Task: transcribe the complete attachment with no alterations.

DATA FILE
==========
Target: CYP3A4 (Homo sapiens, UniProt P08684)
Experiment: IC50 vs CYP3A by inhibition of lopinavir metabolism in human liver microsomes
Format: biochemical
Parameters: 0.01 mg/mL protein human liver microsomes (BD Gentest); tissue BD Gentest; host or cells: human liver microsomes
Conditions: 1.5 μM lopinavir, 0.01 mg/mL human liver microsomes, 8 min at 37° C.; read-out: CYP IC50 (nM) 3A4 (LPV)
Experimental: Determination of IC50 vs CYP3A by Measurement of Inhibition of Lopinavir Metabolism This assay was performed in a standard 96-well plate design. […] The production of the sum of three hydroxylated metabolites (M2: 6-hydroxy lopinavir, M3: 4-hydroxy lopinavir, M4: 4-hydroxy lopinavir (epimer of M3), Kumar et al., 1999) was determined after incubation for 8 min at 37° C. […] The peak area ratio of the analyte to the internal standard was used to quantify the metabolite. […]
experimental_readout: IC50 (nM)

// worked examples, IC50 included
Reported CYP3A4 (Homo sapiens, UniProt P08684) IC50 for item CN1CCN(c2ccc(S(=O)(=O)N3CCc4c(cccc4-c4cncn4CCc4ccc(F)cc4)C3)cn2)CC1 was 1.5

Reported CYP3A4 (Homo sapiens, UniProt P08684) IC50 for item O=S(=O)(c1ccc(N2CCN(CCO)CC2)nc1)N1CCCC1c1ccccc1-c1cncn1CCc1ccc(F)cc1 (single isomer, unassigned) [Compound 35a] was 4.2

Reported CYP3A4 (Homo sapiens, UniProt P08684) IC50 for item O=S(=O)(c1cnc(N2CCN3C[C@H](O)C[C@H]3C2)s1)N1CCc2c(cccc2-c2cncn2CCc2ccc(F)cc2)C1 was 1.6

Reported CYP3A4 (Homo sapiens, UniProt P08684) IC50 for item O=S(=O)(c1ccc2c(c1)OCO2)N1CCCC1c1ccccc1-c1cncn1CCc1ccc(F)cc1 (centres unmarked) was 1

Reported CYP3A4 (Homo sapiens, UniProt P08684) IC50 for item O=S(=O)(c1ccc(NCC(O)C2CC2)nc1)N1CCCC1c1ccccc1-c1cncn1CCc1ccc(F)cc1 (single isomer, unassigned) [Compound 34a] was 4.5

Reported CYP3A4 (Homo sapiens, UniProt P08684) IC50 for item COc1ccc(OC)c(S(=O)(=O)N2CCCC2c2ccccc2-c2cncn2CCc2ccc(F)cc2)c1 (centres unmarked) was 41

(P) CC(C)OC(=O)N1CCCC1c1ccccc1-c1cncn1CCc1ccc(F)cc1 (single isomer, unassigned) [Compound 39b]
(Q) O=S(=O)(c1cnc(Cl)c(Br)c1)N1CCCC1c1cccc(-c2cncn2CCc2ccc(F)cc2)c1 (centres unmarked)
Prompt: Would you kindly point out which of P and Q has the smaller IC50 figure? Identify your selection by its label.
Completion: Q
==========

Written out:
Target: CYP3A4 (Homo sapiens, UniProt P08684)
Experiment: IC50 vs CYP3A by inhibition of lopinavir metabolism in human liver microsomes
Format: biochemical
Parameters: 0.01 mg/mL protein human liver microsomes (BD Gentest); tissue BD Gentest; host or cells: human liver microsomes
Conditions: 1.5 μM lopinavir, 0.01 mg/mL human liver microsomes, 8 min at 37° C.; read-out: CYP IC50 (nM) 3A4 (LPV)
Experimental: Determination of IC50 vs CYP3A by Measurement of Inhibition of Lopinavir Metabolism This assay was performed in a standard 96-well plate design. […] The production of the sum of three hydroxylated metabolites (M2: 6-hydroxy lopinavir, M3: 4-hydroxy lopinavir, M4: 4-hydroxy lopinavir (epimer of M3), Kumar et al., 1999) was determined after incubation for 8 min at 37° C. […] The peak area ratio of the analyte to the internal standard was used to quantify the metabolite. […]
experimental_readout: IC50 (nM)

// worked examples, IC50 included
Reported CYP3A4 (Homo sapiens, UniProt P08684) IC50 for item CN1CCN(c2ccc(S(=O)(=O)N3CCc4c(cccc4-c4cncn4CCc4ccc(F)cc4)C3)cn2)CC1 was 1.5

Reported CYP3A4 (Homo sapiens, UniProt P08684) IC50 for item O=S(=O)(c1ccc(N2CCN(CCO)CC2)nc1)N1CCCC1c1ccccc1-c1cncn1CCc1ccc(F)cc1 (single isomer, unassigned) [Compound 35a] was 4.2

Reported CYP3A4 (Homo sapiens, UniProt P08684) IC50 for item O=S(=O)(c1cnc(N2CCN3C[C@H](O)C[C@H]3C2)s1)N1CCc2c(cccc2-c2cncn2CCc2ccc(F)cc2)C1 was 1.6

Reported CYP3A4 (Homo sapiens, UniProt P08684) IC50 for item O=S(=O)(c1ccc2c(c1)OCO2)N1CCCC1c1ccccc1-c1cncn1CCc1ccc(F)cc1 (centres unmarked) was 1

Reported CYP3A4 (Homo sapiens, UniProt P08684) IC50 for item O=S(=O)(c1ccc(NCC(O)C2CC2)nc1)N1CCCC1c1ccccc1-c1cncn1CCc1ccc(F)cc1 (single isomer, unassigned) [Compound 34a] was 4.5

Reported CYP3A4 (Homo sapiens, UniProt P08684) IC50 for item COc1ccc(OC)c(S(=O)(=O)N2CCCC2c2ccccc2-c2cncn2CCc2ccc(F)cc2)c1 (centres unmarked) was 41

(P) CC(C)OC(=O)N1CCCC1c1ccccc1-c1cncn1CCc1ccc(F)cc1 (single isomer, unassigned) [Compound 39b]
(Q) O=S(=O)(c1cnc(Cl)c(Br)c1)N1CCCC1c1cccc(-c2cncn2CCc2ccc(F)cc2)c1 (centres unmarked)
Prompt: Would you kindly point out which of P and Q has the smaller IC50 figure? Identify your selection by its label.
Completion: Q